Is there really such a thing as brand love?
The proclamation of love is often a fleeting one. While there is no doubt that an individual has love for his or her family, community, or other highly-valued life component, in our culture we “love” a lot of things. We love our cars, our favorite TV shows…and even our favorite brands. But when we assert this deep emotion for material, or even abstract, things, what do we mean?
This week, A Little Bird Presents an article that asks if the concept of “brand love” is a myth – or something real. We also cover Greek yogurt giant Chobani’s massive product give away and why every brand should pay attention to the emerging beauty industry.
- The quest to discover the truth about the existence of “brand love” reminds us that behavioral science should be considered when designing brand engagement strategies.
- The beauty industry is mastering modern marketing, and we should all pay attention.
- Authenticity continues to be one of the most important brand characteristics to master.
Does “brand love” really exist? Or is it a buzzword?
Brand love, often born from brand loyalty, is a term on the tip of many marketers’ tongues. It is a benchmark that brands aspire to. If it is achieved, then the commonly-held wisdom is that the beloved company will have a customer for life. They just need to create a deep and powerful connection. But can we love a brand? Do consumers use this alleged emotion to guide their purchasing decisions?
In this article, Campaign Live digs into this question as, for some in the marketing community, this concept is a debatable one. Yet, as the article points out, it is a question that is answerable through science. And in a paper published in the Journal of Consumer Research, three researchers were able to test the brand love theory and establish a metric by which its existence can be determined. Read on to learn their findings, and how the data can help you make better marketing decisions.
Chobani plans massive giveaway to maintain marketing momentum
Chobani is often in the news. While the popular Greek-yogurt brand continues to lead the category, they do so understanding that the number one placement can be elusive. In the past, they have gone all in on brand activation. Last year, an Event Marketer article stated that, “from sampling to sponsorships to Chobani’s flagship retail café, live experiences are driving the brand. ‘We do events 52 weeks a year,’ McGuinness (Chobani’s CMO) says. ‘We’re always on the road. Experiences are a big, big part of our marketing [mix].’”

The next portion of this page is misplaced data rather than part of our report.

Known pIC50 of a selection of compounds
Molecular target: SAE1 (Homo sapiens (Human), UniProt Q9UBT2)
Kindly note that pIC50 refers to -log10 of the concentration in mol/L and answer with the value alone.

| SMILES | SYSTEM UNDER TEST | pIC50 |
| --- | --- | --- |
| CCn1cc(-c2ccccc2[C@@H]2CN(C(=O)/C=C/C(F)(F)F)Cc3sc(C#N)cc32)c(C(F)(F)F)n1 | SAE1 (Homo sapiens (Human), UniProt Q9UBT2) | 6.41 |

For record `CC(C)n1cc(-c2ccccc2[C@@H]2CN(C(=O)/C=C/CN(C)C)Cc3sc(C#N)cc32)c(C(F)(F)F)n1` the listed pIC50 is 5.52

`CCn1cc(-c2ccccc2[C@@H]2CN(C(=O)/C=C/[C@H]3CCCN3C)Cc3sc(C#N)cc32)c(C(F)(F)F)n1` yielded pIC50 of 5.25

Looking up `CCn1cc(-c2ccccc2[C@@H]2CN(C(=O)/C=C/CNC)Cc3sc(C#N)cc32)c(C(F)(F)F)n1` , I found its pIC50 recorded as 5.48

Now Chobani is going all in on product sampling in, quite literally, the biggest way possible. Their “One for All” campaign focuses on providing a free yogurt to everyone in America. Yes, everyone. Here AdAge discusses the details of the campaign and Chobani’s approach to staying at the top of their game.
Why your brand should pay attention to the beauty industry
The beauty industry is growing at an astonishing speed. According to this article, “the global beauty market is predicted to grow from $432.7 billion in 2016 to $750 billion by 2024, according to Inkwood Research.” The demand is tremendous, and many beauty brands are emerging as pioneers in product development, consumer engagement, and brand experience. It is because of their mastery of these areas that they are seeing success; areas in which so many other sectors are still struggling to gain footing.
The article claims a few key reasons for their success. “They are audience-focused and feedback-driven. Their founders are intimately involved in consumer conversations and regularly spend several hours a day directly engaging with customers via Instagram and other social media channels.” They are also focused on the brand experience, “offering a killer end-to-end experience that customers repeatedly want and that they keep telling others about.” The lessons learned from these beauty industry leaders are valuable for any brand looking to keep up in the modern marketplace.
VR World makes marketing with virtual reality accessible
Virtual reality has gone from high-tech and somewhat inaccessible to fully mainstream over the last decade. What was once a clunky but alluring device has now become cheaper and user-friendly. In fact, VR has become so commonplace that VR World recently came to be, a “virtual arcade” in New York City. It is billed as “the largest virtual reality experience center in the western hemisphere,” featuring 50 VR games, films, and experiences.